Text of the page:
Restrictive ventilatory impairment and arterial oxygenation characterize rest and exercise ventilation in patients after fontan operation

Pediatr Cardiol. 2004 Sep-Oct;25(5):513-21. doi: 10.1007/s00246-003-0652-7. Epub 2004 May 12.


The objective of this study was evaluate the relationships between abnormal pulmonary circulation, lung function, and respiratory response during exercise in Fontan patients. Pulmonary function and cardiopulmonary exercise tests were performed in 101 Fontan patients and 122 controls. A small vital capacity (VC) with a high residual volume-to-total lung capacity ratio and a slight but significant low arterial saturation with hypocapnia were observed in Fontan patients. The number of surgical procedures determined VC. Total cavopulmonary connection, fenestration, higher pulmonary arterial wedge pressure, and smaller VC were independent determinants of low arterial saturation, which was the only determinant of hypocapnia. Arterial saturation decreased during exercise and resting arterial saturation correlated with that at peak exercise. Improvement in dead space ventilation was less in Fontan patients and was independently determined by resting arterial saturation. A steeper minute ventilation-carbon dioxide production slope was determined by resting arterial saturation, arterial carbon dioxide tension, and peak oxygen uptake. In Fontan patients, in addition to dead space ventilation, surgery-related reduced VC, the type of repair, and high pulmonary arterial wedge pressure cause arterial desaturation with subsequent hypocapnia, resulting in accelerated inefficient ventilation at rest and during exercise.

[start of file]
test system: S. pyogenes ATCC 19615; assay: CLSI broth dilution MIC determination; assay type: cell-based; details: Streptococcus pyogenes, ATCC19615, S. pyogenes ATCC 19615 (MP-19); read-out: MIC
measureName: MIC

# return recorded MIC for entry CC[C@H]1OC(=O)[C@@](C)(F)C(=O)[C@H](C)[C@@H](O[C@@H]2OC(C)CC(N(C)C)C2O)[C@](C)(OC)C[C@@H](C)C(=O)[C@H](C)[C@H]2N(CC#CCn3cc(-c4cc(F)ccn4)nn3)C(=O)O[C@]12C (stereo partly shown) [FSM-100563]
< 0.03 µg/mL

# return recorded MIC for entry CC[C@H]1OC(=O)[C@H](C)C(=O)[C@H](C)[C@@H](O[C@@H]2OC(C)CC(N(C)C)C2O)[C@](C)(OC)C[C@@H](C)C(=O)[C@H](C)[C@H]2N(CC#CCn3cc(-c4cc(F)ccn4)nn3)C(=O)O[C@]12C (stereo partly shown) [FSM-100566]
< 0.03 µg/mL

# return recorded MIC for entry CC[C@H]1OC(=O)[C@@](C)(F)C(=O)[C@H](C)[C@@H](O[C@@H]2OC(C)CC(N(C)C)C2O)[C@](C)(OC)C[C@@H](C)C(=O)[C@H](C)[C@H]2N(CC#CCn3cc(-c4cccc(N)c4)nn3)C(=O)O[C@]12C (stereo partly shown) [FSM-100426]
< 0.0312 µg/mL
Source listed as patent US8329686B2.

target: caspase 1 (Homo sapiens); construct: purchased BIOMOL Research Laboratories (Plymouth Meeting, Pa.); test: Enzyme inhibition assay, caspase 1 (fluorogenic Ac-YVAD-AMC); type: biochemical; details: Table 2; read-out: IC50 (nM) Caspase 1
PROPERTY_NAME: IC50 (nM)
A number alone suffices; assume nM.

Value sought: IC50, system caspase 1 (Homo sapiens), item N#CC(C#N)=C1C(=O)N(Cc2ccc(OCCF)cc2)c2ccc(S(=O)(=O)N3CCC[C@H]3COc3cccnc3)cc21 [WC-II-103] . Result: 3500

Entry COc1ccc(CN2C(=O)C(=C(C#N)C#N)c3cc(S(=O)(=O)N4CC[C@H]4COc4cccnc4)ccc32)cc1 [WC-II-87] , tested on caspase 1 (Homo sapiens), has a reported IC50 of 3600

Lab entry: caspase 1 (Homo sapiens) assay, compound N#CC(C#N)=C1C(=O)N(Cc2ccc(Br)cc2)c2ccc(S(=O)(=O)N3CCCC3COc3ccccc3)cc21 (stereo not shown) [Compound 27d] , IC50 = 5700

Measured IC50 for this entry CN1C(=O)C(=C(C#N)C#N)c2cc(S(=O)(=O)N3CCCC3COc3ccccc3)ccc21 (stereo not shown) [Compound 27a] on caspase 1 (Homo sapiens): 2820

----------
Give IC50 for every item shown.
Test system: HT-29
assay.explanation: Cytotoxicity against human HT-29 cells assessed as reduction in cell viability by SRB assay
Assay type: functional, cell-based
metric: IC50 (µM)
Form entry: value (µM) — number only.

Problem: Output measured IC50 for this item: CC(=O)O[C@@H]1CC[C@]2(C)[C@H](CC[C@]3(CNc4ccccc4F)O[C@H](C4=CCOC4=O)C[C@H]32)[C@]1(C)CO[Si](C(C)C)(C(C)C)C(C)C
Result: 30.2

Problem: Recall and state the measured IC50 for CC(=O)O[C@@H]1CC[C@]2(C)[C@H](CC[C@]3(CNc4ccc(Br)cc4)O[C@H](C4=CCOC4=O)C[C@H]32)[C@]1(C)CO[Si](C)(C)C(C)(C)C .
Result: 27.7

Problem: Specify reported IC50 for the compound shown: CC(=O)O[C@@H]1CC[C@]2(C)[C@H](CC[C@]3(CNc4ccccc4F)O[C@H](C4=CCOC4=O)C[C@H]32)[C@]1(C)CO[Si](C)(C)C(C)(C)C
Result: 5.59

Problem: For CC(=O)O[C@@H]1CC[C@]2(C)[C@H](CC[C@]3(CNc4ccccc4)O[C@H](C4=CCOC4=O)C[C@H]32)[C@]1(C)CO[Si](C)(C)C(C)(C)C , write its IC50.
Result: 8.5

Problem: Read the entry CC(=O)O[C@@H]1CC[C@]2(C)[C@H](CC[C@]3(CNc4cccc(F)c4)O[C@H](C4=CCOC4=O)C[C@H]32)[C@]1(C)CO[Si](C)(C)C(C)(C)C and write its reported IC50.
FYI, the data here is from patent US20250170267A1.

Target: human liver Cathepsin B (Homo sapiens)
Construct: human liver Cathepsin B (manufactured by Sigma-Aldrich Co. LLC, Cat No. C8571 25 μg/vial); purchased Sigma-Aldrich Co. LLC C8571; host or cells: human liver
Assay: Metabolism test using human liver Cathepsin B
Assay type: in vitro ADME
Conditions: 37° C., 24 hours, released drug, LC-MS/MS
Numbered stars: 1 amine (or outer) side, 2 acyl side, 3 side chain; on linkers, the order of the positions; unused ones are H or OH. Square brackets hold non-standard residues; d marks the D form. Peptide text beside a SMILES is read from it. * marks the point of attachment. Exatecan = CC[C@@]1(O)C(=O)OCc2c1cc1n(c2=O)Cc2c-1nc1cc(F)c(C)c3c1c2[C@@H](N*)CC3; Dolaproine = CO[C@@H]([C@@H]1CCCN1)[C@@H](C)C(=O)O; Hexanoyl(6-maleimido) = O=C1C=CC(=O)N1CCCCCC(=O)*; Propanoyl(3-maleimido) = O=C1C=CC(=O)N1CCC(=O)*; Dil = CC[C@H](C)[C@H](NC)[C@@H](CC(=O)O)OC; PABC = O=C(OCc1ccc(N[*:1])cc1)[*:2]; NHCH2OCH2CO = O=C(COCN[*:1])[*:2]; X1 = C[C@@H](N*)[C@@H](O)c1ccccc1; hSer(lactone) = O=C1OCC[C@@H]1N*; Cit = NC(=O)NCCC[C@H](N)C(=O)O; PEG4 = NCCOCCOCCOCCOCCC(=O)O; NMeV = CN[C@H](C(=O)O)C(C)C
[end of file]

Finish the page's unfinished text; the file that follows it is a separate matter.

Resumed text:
MeSH terms

  • Adolescent
  • Carbon Dioxide / blood
  • Child
  • Exercise / physiology*
  • Female
  • Fontan Procedure*
  • Humans
  • Lactates / blood
  • Male
  • Oxygen / blood
  • Postoperative Period
  • Pulmonary Gas Exchange
  • Pulmonary Wedge Pressure
  • Respiratory Mechanics*
  • Vital Capacity


  • Lactates
  • Carbon Dioxide
  • Oxygen